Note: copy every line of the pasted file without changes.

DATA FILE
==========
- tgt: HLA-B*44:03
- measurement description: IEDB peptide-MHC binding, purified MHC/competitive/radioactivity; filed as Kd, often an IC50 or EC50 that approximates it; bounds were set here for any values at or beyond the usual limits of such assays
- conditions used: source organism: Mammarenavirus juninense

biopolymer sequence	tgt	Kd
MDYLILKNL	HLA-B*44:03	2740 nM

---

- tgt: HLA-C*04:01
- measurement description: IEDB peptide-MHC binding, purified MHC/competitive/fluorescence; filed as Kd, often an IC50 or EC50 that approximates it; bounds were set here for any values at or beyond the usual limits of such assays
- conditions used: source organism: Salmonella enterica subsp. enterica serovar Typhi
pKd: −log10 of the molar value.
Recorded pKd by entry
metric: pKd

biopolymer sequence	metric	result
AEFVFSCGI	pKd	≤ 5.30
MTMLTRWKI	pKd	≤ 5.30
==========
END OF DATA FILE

- tgt: HLA-B*44:03
- measurement description: IEDB peptide-MHC binding, purified MHC/competitive/radioactivity; filed as Kd, often an IC50 or EC50 that approximates it; bounds were set here for any values at or beyond the usual limits of such assays
- conditions used: source organism: Mammarenavirus juninense

biopolymer sequence	tgt	Kd
MDYLILKNL	HLA-B*44:03	2740 nM

---

- tgt: HLA-C*04:01
- measurement description: IEDB peptide-MHC binding, purified MHC/competitive/fluorescence; filed as Kd, often an IC50 or EC50 that approximates it; bounds were set here for any values at or beyond the usual limits of such assays
- conditions used: source organism: Salmonella enterica subsp. enterica serovar Typhi
pKd: −log10 of the molar value.
Recorded pKd by entry
metric: pKd

biopolymer sequence	metric	result
AEFVFSCGI	pKd	≤ 5.30
MTMLTRWKI	pKd	≤ 5.30